The Company plans to divest (the "Divestitures") each of the Mount Copeland Property, the Fort Eden Property and the Red Bird Property through a sale or joint venture, thus allowing it to focus on building a graphite mining company. Additionally, Saint Jean expects to acquire the new lump graphite property in Quebec (the "Clot Acquisition") and the previously announced new lump graphite properties in Sri Lanka from Han Tal Graphite (Pvt) Ltd. (the "Han Acquisition" and together with the Wallingford, Jovite and Clot Acquisitions, the "Acquisitions") in furtherance of its new focus.
Neither TSX Venture Exchange nor its Regulation Services Provider (as that term is defined in the policies of the TSX Venture Exchange) accepts responsibility for the adequacy or accuracy of this release.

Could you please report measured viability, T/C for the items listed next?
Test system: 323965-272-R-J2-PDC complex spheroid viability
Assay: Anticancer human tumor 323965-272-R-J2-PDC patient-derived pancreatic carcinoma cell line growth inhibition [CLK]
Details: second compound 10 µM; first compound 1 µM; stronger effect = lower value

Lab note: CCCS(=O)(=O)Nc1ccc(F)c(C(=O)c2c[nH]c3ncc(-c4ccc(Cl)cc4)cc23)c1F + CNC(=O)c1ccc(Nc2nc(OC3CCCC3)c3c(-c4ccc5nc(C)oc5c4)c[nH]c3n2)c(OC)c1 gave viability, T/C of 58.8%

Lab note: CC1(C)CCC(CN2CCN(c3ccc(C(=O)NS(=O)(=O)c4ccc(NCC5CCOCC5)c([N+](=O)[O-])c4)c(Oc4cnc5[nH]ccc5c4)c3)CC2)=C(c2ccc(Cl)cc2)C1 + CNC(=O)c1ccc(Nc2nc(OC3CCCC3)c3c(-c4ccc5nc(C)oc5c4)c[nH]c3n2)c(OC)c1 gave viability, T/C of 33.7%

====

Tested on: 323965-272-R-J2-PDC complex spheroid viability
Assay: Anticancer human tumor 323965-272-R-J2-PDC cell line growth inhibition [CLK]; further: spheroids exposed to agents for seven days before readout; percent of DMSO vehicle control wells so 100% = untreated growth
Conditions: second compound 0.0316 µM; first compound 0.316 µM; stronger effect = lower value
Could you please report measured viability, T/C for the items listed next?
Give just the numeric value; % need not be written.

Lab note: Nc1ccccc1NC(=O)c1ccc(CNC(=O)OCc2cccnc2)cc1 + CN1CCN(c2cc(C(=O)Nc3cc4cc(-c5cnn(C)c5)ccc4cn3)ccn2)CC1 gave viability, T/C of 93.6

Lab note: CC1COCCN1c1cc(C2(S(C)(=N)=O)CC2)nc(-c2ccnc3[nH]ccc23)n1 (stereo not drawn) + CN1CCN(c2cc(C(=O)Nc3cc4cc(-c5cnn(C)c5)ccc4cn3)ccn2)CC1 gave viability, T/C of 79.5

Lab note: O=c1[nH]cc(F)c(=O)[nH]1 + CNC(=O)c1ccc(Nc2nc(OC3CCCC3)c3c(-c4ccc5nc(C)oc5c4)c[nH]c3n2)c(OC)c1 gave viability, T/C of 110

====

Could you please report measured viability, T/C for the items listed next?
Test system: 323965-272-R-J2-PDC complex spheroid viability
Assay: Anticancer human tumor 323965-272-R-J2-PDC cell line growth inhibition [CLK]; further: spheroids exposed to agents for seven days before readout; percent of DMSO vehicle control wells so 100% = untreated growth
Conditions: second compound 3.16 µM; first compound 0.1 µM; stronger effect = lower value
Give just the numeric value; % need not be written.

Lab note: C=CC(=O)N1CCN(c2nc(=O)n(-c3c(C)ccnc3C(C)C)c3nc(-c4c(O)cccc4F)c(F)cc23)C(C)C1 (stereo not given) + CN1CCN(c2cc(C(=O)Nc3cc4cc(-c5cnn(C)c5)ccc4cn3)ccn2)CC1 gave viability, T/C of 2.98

FORWARD LOOKING STATEMENTS: This news release contains forward-looking statements, within the meaning of applicable securities legislation, concerning Saint Jean Carbon's business and affairs. In certain cases, forward-looking statements can be identified by the use of words such as "plans", "expects" or "does not expect", "intends" "budget", "scheduled", "estimates", "forecasts", "intends", "anticipates" or variations of such words and phrases or state that certain actions, events or results "may", "could", "would", "might" or "will be taken", "occur" or "be achieved". Such forward-looking statements include those with respect to the closing of and the intended use of proceeds from the Offering, the Company's ability to complete Acquisitions, and become a graphite producing company.
These forward-looking statements are based on current expectations, and are naturally subject to uncertainty and changes in circumstances that may cause actual results to differ materially. The forward-looking statements in this news release assume, inter alia, the Use of Proceeds.